Snail poisoning in cats: symptoms and treatment

Cat snail poisoning is one of the most common accidents. Better to learn to recognize the symptoms in the feline, before it can be late.

Snail poisoning in cats is caused by a substance also known as metaldehyde. This product is often used as a molluscicide poison for houses and gardens, but unfortunately its danger is underestimated, as in most situations, the owners of gardens or houses infested with snails tend to spread it almost everywhere.

The problem is that they do not consider the presence of their pets that roam freely in the same space where the snail killer was deposited. It is useless to try to place this substance in some corner that seems unreachable, because the cat, let’s remember, has an agility that should not be underestimated. This is why snail poisoning in cats is one of the main domestic accidents of our animals.

Cause of snail killer poisoning in cats

The cause of slugicide poisoning in cats as we have previously specified is due to this substance called metaldehyde, used above all against snails and snails, although in some products it is used for rats, but in general it deals with exterminating the molluscs in general.

It is something that we certainly did not expect to find in the lighters and cooking stoves that are used on the campsite, where it is present. It can be found in liquid or bait form, often combined with bran, in the form of flakes and pellets.

But the most disturbing thing is that it is a substance that is tempting to our cats and in general to pets such as dogs and rabbits. The mode of action of the snailicide consists in making the snails generate an increase in mucus secretion, dehydrating them until they die.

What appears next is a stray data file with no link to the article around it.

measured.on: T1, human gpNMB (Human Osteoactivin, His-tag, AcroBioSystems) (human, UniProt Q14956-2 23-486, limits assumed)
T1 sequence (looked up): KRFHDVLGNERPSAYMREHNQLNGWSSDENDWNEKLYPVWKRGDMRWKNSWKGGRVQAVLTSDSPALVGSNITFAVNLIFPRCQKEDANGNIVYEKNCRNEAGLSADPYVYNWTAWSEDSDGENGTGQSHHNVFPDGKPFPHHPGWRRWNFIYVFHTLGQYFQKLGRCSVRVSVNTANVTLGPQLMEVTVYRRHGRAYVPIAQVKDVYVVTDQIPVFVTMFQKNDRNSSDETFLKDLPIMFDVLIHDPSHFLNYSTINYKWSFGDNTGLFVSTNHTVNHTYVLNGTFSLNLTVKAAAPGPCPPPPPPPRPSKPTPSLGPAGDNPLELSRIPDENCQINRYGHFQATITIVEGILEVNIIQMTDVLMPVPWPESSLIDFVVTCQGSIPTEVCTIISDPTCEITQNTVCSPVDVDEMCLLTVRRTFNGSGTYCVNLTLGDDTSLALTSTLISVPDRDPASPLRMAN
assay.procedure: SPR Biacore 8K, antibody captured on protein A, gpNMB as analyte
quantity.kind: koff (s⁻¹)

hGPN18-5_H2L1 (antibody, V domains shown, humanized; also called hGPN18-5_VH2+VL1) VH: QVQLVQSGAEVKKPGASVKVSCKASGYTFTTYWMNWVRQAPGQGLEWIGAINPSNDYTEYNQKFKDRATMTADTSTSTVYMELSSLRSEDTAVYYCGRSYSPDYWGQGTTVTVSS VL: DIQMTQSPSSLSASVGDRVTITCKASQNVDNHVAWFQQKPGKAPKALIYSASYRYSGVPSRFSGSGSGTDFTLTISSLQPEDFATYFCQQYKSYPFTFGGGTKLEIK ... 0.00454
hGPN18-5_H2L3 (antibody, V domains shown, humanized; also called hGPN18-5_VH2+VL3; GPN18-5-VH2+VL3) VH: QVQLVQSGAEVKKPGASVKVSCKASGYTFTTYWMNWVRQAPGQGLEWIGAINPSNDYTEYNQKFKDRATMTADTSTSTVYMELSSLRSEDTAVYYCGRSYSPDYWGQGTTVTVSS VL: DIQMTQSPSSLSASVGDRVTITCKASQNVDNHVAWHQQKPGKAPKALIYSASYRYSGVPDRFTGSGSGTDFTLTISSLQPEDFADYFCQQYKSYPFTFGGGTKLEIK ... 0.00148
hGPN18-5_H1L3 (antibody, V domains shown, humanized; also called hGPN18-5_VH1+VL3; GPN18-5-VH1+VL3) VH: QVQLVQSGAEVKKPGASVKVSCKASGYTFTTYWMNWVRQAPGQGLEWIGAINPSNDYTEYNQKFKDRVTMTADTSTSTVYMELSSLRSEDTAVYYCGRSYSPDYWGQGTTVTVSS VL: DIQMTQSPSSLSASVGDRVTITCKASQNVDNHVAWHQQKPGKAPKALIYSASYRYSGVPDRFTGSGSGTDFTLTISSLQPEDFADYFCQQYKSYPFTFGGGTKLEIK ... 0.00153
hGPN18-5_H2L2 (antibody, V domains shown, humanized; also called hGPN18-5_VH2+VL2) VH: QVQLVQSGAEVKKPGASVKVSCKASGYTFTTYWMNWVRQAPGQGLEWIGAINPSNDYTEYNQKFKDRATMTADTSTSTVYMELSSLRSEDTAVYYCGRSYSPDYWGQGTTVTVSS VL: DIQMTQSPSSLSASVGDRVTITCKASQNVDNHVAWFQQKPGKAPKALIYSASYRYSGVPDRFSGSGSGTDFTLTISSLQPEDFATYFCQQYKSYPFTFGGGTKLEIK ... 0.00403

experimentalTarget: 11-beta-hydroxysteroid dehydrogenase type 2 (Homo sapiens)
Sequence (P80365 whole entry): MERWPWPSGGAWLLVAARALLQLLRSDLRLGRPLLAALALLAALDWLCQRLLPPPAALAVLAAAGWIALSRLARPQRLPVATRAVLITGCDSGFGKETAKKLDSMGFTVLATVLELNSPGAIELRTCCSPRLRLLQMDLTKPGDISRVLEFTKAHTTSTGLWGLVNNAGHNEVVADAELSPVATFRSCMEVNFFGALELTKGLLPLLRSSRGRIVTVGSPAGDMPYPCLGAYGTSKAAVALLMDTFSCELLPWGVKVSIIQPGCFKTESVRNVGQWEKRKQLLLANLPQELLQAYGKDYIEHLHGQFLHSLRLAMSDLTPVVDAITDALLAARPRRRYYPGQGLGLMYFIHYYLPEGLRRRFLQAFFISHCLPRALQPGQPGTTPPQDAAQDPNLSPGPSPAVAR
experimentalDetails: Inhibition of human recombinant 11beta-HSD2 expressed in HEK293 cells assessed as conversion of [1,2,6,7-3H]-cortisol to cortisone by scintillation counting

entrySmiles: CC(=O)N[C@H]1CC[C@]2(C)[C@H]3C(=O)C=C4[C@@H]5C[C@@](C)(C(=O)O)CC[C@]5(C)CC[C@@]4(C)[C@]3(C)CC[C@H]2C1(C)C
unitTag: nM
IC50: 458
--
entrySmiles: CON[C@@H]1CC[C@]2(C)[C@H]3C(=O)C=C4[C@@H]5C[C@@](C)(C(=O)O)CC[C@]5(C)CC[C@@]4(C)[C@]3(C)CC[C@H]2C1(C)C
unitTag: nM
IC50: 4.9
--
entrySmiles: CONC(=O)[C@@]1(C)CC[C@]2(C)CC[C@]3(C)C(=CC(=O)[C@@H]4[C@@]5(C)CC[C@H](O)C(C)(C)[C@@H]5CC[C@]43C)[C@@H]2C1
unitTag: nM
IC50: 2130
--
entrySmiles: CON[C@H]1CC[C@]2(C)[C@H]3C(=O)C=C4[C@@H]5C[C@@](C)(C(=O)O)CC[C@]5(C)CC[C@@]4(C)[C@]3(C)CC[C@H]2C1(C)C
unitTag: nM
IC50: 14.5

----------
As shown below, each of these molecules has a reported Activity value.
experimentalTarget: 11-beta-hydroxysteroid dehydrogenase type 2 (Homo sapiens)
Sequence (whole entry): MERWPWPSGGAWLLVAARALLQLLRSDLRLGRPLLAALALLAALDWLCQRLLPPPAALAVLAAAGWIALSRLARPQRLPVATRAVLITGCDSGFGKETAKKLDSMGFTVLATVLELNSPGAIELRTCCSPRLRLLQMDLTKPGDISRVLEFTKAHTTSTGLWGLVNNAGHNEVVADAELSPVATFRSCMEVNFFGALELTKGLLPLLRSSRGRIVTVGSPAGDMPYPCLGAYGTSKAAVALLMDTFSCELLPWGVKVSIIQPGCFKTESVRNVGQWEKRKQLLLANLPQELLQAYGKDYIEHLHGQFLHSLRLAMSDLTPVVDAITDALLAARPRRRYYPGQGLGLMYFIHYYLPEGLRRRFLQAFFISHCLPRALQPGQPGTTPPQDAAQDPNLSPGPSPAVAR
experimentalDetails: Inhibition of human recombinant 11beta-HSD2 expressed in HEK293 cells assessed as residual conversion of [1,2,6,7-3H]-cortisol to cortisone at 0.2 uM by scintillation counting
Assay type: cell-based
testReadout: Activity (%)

In the feline, this substance is toxic and acts on the central nervous system, lung and also causes metabolic acidosis, lowers the excitability threshold and generating convulsions in the cat.


Snail killer poisoning in cats involves a series of symptoms that emerge within a maximum of 3 hours from the moment the feline ingests the bait containing the metaldehyde for the snails. They can be identified in:

  • tachycardia in cats;
  • congested mucous membranes;
  • pale mucous membranes;
  • muscle twitching;
  • fasciculations (they are spontaneous, rapid and regular contractions of one or more parts of the body);
  • opisthotonus (is a state of severe hyperextension and spasticity in which an individual’s head, neck and spine curve);
  • continuous seizures;
  • pupil dilation;
  • vomit that smells like formaldehyde;
  • diarrhea in cats also greenish;
  • hyperthermia (not really fever, it is caused by muscle tremors).

Diagnosis and treatment of slugicide poisoning in cats

The diagnosis of slugicide poisoning in cats, like all diagnoses of poisoning, must be made with extreme speed before it can be too late to do anything for the feline. To send the animal’s gastric contents to be analyzed is a slow solution that should not be applied, but for sure the vet will know how to intervene.

First of all, the veterinarian will ask for anamnesis or the previous history of the cat is the first phase to be analyzed together with the owner and if the latter suspects that the cat may have approached the snail poison, the best decision to take is to take part of this substance and take it with you to the vet.

In this way the doctor, knowing what caused the cat’s condition, will be able to intervene much faster. Unfortunately, however, without being able to use any antidote, as metaldehyde has no antidote.

This is why the veterinarian will only and exclusively be able to remove any metaldehyde that may still be present in the stomach, and then proceed with gastric lavage, activated charcoal, drip to resolve metabolic acidosis, drugs to control seizures.

For the prognosis, timing is everything, logically the sooner the cat is transported to the vet the more likely it will be that he will soon recover. Otherwise there could be certain liver and kidney damage or even a cardiac arrest and therefore the death of the feline. If the animal exceeds the first 24 hours, the prognosis definitely improves.

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